Dallas Cowboys receiver Dez Bryant's passionate, emotional explosion during the team's agonizing Week 8 loss to the Detroit Lions has drawn the attention of franchise legend Michael Irvin, who has a thoughtful take on the matter.
In case you missed it, Bryant rather boisterously approached and seemed to berate quarterback Tony Romo during the second half of Sunday's game. One of Dallas' coaches appeared to attempt to calm him down, but to no avail.
Bryant then got into it with tight end Jason Witten, who clearly took offense.
After the dust settled later that night, Irvin spoke about the incident while on air with NFL Network, as noted by Barry Horn of The Dallas Morning News:
It is just passion. You have to know how to address that kind of passion. He doesn’t have a problem with Jason Witten. He doesn’t have a problem with Tony Romo. He wants the football. ...
I will talk to Dez about this. You can’t go after the quarterback. I have never gone after Troy (Aikman). Search all you want, you will never find tape of me going after Troy. I am going to talk to Dez about this same thing. Get everyone else going, but you walk quietly up to Tony and say "What is going on buddy? Can you get me the ball a little bit better tonight?" and talk to him and a little bit better. I will address that with him.
Note: Image of Bryant and Irvin courtesy of Matthew Emmons of US Presswire via Jon Machota of Fox Sports Southwest.
There are some, like Dwain Price of the Star-Telegram, who would argue with Irvin about what he did or did not do during his playing days:
However, Irvin made an excellent point about there being a better way to approach such a situation.
Bryant may have had the best of intentions, but it came across as nothing more than a childish tantrum many perceived was the result of a lack of involvement in Dallas' game plan. He was targeted just six times in the game, coming up with three catches for 72 yards and two scores—one of which is a worthy submission as the "Catch of the Year."
After the game, Bryant defended his sideline tantrum, invoking "passion" as his defense, as Tim MacMahon of ESPNDallas.com noted:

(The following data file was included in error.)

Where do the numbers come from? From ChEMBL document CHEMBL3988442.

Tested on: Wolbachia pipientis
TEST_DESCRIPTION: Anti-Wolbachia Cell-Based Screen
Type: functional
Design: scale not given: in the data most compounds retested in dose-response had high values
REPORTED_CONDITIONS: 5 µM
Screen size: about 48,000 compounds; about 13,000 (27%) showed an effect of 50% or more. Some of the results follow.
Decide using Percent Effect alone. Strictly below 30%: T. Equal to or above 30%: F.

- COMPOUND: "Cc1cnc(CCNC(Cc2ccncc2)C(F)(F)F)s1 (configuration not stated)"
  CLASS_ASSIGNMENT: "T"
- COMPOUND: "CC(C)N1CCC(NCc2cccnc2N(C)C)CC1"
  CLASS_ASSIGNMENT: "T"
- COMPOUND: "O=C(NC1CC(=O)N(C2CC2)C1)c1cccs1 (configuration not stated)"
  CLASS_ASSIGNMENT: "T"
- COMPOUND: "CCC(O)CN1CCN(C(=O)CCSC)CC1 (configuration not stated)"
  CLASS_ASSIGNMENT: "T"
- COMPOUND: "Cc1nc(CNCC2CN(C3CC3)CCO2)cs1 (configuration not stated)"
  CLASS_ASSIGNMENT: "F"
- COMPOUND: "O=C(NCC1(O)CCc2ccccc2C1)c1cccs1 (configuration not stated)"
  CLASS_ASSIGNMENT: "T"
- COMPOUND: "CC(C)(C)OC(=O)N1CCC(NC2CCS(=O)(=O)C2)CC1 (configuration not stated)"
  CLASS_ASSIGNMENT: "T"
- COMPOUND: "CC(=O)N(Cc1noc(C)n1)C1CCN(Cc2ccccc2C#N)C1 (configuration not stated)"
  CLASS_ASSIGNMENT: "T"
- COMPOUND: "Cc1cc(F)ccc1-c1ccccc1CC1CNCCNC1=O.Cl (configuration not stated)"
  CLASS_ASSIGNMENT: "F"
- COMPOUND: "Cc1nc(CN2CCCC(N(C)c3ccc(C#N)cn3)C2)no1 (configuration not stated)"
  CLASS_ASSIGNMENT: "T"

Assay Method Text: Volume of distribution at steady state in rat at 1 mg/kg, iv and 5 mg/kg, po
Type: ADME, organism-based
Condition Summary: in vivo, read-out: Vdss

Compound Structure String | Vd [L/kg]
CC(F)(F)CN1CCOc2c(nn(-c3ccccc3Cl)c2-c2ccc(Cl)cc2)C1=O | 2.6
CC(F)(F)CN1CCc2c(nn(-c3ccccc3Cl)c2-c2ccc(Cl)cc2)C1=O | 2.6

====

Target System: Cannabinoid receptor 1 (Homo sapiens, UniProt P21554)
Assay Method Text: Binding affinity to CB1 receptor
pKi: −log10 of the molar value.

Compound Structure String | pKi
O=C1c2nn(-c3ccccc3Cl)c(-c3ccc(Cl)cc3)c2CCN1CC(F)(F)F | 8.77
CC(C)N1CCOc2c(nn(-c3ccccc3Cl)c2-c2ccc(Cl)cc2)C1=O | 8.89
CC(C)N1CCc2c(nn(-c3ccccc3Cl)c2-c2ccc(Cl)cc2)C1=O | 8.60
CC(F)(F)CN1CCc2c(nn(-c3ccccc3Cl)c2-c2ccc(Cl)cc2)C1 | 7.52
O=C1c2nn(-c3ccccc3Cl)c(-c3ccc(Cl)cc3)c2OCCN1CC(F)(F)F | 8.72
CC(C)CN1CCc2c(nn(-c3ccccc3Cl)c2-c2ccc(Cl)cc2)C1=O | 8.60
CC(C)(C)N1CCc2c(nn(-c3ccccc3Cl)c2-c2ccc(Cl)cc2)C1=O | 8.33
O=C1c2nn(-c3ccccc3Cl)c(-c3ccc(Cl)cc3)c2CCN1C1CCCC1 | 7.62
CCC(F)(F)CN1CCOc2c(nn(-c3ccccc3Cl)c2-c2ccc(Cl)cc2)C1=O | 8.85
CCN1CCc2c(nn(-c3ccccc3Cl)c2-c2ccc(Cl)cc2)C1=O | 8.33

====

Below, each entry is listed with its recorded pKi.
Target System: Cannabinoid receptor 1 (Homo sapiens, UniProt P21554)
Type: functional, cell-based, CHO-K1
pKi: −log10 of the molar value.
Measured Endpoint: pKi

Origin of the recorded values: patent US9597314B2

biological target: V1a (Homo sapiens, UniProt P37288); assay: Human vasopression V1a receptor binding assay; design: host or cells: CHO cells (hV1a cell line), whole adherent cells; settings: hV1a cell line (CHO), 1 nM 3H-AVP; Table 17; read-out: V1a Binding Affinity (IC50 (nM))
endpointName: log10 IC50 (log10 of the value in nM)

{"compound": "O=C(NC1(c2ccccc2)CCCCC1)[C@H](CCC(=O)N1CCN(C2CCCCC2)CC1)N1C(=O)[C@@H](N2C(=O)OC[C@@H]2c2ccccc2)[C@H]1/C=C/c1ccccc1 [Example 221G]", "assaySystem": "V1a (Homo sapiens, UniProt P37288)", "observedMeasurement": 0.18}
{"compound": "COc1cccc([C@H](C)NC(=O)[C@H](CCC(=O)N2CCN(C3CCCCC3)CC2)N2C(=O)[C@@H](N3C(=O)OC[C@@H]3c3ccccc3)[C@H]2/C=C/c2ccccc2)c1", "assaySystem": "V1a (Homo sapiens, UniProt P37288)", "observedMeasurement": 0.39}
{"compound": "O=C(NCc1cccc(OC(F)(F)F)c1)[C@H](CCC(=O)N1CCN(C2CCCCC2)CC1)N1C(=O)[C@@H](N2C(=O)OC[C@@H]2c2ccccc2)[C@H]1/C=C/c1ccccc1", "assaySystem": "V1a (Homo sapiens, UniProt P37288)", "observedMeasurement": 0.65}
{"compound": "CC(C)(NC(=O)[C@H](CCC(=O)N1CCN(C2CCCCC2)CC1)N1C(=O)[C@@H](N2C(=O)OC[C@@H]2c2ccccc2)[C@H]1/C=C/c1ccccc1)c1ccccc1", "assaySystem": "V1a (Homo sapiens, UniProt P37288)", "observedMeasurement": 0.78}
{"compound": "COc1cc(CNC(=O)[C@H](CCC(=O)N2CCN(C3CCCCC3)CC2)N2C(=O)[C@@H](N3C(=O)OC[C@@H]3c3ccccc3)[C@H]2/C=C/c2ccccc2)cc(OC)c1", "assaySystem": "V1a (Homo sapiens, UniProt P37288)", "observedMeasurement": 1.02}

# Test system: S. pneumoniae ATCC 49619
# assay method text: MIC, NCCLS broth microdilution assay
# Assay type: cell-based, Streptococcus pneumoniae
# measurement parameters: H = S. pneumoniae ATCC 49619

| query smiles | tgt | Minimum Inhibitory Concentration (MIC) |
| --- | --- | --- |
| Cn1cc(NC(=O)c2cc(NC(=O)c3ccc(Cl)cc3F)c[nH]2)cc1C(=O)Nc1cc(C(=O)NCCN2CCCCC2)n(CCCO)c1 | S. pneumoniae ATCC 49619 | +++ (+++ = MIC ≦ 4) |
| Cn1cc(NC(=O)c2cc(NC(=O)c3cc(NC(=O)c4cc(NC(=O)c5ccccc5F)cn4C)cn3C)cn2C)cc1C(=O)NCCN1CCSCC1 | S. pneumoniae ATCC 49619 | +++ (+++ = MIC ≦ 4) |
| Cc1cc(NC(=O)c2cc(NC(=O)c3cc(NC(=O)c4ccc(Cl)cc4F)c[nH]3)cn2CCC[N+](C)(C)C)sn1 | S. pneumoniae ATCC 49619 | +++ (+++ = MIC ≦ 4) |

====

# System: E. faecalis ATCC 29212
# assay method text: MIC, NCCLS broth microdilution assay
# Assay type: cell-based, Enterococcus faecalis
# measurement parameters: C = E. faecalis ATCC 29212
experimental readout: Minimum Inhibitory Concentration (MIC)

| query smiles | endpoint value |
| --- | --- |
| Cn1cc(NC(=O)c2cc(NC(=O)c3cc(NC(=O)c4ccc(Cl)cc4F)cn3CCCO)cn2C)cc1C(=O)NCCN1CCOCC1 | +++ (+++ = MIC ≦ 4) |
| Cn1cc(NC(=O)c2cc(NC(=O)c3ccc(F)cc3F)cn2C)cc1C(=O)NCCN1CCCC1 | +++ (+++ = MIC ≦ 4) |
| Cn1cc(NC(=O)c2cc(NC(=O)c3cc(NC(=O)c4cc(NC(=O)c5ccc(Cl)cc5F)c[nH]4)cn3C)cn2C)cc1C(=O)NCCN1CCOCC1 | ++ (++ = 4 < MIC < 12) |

My passion is always positive. It's always positive. It's going to remain the same way. I'm not saying anything wrong. I'm not saying anything bad. It's all positive. That's just what it is.
I'm the nicest person off the field. When I'm on the field, even when I look angry, it's still all good passion. It's all good passion. I feel like that's what we need. I'm going to remain the same way. I feel like I love this game. I love it. In order to win, you've got to be passionate about this game. You have to be. You've got to let that dog come out and just put it all out there on the line.
Romo, who took the brunt of Bryant's explosive tirade, was nothing but supportive of his young receiver when asked about the incident after the game, as MacMahon noted:
He's never complained to me about getting the ball. He knows that the ball's going where it's supposed to. He knows that.
When you guys sometimes see emotions from Dez, it's just trying to "rah, rah" more than it is being a "me" guy. That's not who Dez is. I think that would be completely out of character for him if there was ever a "me" situation.
As the leader of this team, Romo may have simply taken the high road in this matter, but then again he could be telling the God's honest truth. It sure looked like Bryant was more mad than "rah, rah," but some people express themselves in ways that are difficult for others to interpret.
It would be easy to spin a tale about how this sideline tantrum defines Dallas as an organization. There has been a question of leadership regarding the Cowboys for years now, and this latest development could be construed as just one more example of a lack in this department.
Or it could be the birth of a new leader.
Bryant's passion—channeled in the right direction, with the help of an older, wiser Irvin—could become a driving force for the Cowboys this season and in the years to come.
Note: GIFs via Bleacher Report.
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